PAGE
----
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William Richardson Davie, soldier, politician, and founder of the University of North Carolina, was a major player on both the state and national level. A partisan leader in the Revolutionary War, Davie was hailed for “the comeliness of his person, his martial air, his excellence in horsemanship, and his consummate power of field eloquence.” As a founding father at age thirty, Davie was said to have had “a greatness of manner in public speaking which suited his style, and gave to his speeches an imposing effect.” Davie was born on June 22, 1756, in England to Archibald and Mary Richardson Davie, both of Scottish descent. Joining Mary’s brother William Richardson, the Davies immigrated to the Waxhaws, near Lancaster, South Carolina, when William was eight years old.
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Davie graduated from the College of New Jersey (later Princeton) in October 1776 and proceeded to Salisbury to study law under Judge Spruce Macay. In December 1777 Davie put his legal studies aside in order to join the Patriot militia. After three months of service, he returned to Salisbury to continue his studies. Later Davie sought an officer’s commission and was appointed lieutenant of a company of cavalry in April 1779. His company soon was annexed by Count Casimir Pulaski’s legion and in May 1779, Davie was promoted to brigade major of cavalry. Wounded the following month at the Battle of Stono Ferry, Davie resumed the study of law and received his license to practice in March 1780.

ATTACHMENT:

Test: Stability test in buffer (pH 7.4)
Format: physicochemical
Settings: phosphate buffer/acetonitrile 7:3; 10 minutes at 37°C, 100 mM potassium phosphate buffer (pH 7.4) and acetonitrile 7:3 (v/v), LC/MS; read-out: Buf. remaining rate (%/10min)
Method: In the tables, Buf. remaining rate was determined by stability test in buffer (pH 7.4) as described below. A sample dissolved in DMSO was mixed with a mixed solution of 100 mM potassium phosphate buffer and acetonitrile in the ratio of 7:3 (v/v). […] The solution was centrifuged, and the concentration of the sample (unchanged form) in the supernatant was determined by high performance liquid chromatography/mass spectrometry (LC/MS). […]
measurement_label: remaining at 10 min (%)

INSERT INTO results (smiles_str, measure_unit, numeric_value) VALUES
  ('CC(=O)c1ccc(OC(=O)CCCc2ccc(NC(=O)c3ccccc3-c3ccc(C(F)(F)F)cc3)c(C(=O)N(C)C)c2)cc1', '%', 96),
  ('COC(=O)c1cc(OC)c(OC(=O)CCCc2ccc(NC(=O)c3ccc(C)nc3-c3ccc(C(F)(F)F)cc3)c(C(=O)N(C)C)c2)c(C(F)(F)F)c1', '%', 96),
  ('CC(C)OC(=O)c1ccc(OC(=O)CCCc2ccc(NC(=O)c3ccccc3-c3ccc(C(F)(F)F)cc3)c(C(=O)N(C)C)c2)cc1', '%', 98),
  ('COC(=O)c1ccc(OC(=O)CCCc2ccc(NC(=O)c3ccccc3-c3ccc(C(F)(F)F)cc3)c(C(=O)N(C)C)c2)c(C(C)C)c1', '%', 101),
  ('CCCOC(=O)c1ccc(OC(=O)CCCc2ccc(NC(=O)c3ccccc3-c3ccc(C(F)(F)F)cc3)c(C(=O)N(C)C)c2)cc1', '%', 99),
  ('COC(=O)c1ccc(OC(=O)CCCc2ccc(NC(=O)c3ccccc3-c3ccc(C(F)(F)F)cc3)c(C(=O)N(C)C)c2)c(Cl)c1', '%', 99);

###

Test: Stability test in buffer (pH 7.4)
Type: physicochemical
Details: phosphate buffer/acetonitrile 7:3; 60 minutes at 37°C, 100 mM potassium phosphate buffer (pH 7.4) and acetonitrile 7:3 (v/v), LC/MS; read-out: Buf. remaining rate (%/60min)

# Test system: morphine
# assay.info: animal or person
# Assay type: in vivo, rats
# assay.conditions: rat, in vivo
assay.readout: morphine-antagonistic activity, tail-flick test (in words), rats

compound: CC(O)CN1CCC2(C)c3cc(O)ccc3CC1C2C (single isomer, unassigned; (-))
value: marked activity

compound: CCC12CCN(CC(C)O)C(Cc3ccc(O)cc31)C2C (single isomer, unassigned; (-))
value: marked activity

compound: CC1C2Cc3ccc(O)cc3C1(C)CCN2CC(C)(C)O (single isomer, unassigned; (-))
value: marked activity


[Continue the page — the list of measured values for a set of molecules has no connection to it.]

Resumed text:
Just two months later, after the fall of Charleston, Davie organized a company of rangers, cavalry and mounted infantry. He embarked on a campaign of partisan attacks, harassing the enemy in the Carolina backcountry. One of Davie’s more notable engagements occurred in September 1780 in a cornfield near his childhood home in the Waxhaws, where he surprised a band of Tories that was well over twice as large as his cavalry. Davie’s men surprised the Tories who fled, leaving about forty men wounded and twenty dead. The Patriots had only one man wounded and captured valuable horses and weapons. In December 1780, Nathaniel Greene persuaded Davie to serve as Greene’s commissary general, a role whereby he utilized his familiarity with the backcountry to supply Greene’s troops for the remainder of the war.
In 1780 William Davie married Sarah Jones, daughter of Allen Jones of Northampton County. Davie, living in the home of his father-in-law, represented Northampton County in the lower house of the General Assembly in 1784 and 1785. He purchased a town lot in Halifax in 1781 and another five acres two years later. Shortly after the 1783 purchase, Davie built the house that still bears his name. In Halifax by 1786, Davie practiced law and became more active in politics. A fervent Federalist, he would represent Halifax off and on for the next ten years.